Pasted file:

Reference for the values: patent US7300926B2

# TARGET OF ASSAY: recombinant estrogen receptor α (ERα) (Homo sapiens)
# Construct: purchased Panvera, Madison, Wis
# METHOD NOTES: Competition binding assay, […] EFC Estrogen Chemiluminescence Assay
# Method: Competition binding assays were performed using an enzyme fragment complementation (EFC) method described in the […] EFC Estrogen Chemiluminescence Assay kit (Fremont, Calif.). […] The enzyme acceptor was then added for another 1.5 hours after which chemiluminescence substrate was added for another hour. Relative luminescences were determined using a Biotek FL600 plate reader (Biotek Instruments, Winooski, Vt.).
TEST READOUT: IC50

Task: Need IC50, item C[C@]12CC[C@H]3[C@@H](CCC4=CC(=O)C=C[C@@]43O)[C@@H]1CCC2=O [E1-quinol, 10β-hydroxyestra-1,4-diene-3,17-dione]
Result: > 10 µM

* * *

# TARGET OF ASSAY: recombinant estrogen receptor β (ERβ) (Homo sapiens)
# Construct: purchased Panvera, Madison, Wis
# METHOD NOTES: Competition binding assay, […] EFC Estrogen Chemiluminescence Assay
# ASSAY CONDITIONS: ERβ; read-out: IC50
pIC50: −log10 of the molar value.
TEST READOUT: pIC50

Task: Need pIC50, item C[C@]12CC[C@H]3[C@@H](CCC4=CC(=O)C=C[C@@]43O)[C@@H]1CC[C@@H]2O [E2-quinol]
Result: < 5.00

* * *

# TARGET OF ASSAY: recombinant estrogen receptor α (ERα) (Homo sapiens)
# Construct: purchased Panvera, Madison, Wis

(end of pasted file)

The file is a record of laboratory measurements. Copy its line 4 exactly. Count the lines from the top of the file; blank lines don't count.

# METHOD NOTES: Competition binding assay, […] EFC Estrogen Chemiluminescence Assay